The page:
Academic journal article Journal of Electronic Commerce Research

Improving Agreements in Multi-Issue Negotiation

Academic journal article Journal of Electronic Commerce Research

Improving Agreements in Multi-Issue Negotiation

Article excerpt


In bilateral negotiations with multiple issues, it is difficult to reach Pareto optimal outcome when the agents' preferences and relative importance of the issues are not known to each other. Self-interested agents often end up in inefficient agreements. Existing negotiation frameworks suggest solutions using trusted mediator, where agents will reveal their true preferences to the mediator. But in real life situations, a mediated solution is not always preferable, e.g., agents may not trust a third party to reveal their preferences. Without preference revelation, agents cannot improve the efficiency of the outcome. This paper presents an extended protocol for bilateral multi-issue negotiation. We show that with this protocol self-interested agents are able to explore and reach win-win agreements without revealing its complete preference.

Keywords: Software agents, multi-issue negotiation, efficiency.

(ProQuest Information and Learning: ... denotes formula omitted.)

1. Introduction

Both in human society and multi-agent society, negotiation is the main and most well known approach to resolve a conflict. With the massive growth of E-commerce, the research in automated negotiation is becoming increasingly important [Jennings et al. 2001, Kraus et al. 1995]. In automated negotiation, agents negotiate the contracts on behalf of the real life negotiating parties they represent. An agent negotiates over resources or services with other agents or humans. Many of these negotiations involve bargaining over multiple issues. The issues may be correlated or not. Here we have considered the issues are not related, that is, the utility of one issue does not depend on any other issue. We consider a negotiation scenario where two agents are negotiating over a multi-dimensional resource. Here, each dimension represents an issue. The preference of two agents may vary, i.e., one agent may prefer one issue over other while the other agent may prefer the opposite. Even in case of same order of preferences, the weights may vary. Here, the interaction between agents is not repetitive. No agent has any information about the other agent's preference structure. This is a reasonable assumption as with a rapid growth of electronic commerce, size of the market becomes so large that for some domain of e-negotiation it is not possible to know an individual and its preferences.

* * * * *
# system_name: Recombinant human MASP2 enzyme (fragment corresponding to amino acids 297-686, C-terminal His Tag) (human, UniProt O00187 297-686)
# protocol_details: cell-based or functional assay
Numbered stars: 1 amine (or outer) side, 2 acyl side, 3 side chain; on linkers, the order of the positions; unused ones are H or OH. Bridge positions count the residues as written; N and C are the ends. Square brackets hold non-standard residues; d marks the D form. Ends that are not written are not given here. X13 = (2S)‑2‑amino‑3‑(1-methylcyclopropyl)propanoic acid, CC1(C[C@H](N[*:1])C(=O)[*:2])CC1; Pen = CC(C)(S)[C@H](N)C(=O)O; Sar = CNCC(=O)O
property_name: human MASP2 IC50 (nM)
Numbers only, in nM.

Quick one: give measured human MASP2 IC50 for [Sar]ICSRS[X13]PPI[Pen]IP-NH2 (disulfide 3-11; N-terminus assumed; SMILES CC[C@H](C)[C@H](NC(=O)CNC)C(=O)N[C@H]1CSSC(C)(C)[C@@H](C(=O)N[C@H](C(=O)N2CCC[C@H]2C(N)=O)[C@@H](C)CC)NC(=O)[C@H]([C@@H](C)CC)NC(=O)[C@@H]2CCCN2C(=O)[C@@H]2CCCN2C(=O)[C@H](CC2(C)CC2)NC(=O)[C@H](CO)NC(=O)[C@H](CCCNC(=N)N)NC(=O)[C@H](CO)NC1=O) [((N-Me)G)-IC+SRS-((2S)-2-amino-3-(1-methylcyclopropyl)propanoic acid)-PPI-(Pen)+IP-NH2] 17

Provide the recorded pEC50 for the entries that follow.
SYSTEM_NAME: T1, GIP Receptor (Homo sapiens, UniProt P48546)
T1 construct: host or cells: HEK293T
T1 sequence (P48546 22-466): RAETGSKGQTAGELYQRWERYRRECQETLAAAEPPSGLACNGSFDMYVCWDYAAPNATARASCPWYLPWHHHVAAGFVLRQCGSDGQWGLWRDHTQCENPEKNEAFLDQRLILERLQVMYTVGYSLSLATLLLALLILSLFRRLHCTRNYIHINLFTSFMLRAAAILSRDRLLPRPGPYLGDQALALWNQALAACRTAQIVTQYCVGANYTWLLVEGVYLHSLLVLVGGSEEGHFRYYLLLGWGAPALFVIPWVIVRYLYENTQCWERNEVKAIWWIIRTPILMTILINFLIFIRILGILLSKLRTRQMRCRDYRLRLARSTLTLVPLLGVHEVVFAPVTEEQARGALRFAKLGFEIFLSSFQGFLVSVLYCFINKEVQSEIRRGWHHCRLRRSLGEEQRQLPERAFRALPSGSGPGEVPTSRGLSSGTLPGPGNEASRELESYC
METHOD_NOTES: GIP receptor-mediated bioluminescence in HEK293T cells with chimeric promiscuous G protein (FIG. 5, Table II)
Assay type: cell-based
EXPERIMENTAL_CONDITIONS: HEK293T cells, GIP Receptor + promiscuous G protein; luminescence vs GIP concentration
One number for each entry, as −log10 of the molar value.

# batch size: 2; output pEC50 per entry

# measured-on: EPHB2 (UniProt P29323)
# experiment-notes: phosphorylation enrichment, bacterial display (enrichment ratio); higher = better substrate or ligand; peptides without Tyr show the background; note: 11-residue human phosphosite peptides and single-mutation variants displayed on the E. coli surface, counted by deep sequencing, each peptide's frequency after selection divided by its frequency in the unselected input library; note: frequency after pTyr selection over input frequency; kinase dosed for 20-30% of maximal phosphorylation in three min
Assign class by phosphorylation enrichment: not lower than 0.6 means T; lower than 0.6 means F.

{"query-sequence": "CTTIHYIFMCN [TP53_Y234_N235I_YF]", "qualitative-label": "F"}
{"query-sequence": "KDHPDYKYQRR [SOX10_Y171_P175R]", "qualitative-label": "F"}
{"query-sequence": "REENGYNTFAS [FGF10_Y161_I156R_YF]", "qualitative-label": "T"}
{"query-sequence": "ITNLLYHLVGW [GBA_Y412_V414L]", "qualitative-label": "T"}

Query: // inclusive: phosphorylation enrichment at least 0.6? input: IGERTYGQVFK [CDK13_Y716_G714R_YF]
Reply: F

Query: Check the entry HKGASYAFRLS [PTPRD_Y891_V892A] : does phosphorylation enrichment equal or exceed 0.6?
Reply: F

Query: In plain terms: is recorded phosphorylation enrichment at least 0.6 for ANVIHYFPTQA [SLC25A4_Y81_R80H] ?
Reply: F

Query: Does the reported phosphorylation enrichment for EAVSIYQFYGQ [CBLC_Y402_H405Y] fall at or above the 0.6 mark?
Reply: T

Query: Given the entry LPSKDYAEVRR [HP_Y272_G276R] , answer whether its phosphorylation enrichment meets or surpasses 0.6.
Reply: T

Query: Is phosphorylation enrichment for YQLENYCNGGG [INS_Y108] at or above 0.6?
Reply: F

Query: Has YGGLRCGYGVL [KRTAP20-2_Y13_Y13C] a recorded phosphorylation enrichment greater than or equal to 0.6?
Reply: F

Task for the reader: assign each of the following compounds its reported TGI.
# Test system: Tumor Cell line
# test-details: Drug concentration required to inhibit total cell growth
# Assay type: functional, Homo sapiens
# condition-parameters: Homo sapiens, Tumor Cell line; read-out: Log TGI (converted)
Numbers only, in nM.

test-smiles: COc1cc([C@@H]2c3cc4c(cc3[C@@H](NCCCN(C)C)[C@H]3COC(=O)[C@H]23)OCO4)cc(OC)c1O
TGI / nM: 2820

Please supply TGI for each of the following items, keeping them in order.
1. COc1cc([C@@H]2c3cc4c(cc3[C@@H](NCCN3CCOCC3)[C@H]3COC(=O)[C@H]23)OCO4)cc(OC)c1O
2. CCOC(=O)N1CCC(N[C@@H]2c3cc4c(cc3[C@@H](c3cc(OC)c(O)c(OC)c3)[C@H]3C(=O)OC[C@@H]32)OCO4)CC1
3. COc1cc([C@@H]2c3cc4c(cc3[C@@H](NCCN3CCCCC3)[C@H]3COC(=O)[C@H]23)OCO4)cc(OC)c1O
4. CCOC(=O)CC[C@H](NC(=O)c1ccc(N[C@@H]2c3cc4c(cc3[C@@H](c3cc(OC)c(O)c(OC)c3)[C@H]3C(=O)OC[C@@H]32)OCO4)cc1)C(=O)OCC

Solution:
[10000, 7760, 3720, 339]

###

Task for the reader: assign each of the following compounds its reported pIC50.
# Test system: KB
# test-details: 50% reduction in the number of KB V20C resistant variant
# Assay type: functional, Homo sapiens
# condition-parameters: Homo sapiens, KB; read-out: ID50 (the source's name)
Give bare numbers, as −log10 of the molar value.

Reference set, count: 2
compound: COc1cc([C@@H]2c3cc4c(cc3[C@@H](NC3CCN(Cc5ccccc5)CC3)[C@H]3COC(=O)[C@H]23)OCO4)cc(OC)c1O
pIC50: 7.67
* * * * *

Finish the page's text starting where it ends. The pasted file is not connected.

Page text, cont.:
In multi-issue negotiation, agents with different preferences can cooperate each other to reach agreement that is beneficial for both the agents. We call a negotiation outcome efficient if it is Pareto optimal. A Pareto-optimal solution is one, where the utility of one agent cannot be improved without decreasing other agent's utility. Consider a situation where two children is dividing two cakes kept on a table, one made of chocolate and the other made of strawberry. Both of them like both cakes but the first child likes chocolate more than strawberry and the other prefers the strawberry to the chocolate. If they cannot reach an agreement they get nothing. Then an optimal solution is that both the children get the cake they prefer most. But if the agents do not know each other's preferences, then both will think, for each of the cakes, if the other guy is not offered at least half of the cake, he will not accept the offer. So, self-interested agents often fail to exploit the opportunity and end up in an inefficient "equal split" agreement. Note that, none of them has any incentive to sacrifice any portion of the cake unless it receives some which it prefers at least as much as what it relinquishes.

In the existing literature, there are two types of bargaining framework available for multi-issue negotiation. One is simultaneous framework, where, all the issues are negotiated simultaneously [Raiffa 1982] and the other is issue-by-issue negotiation, where, agents negotiate the issues one at a time [Bac and Raff 1996, Inderst 2000]. …

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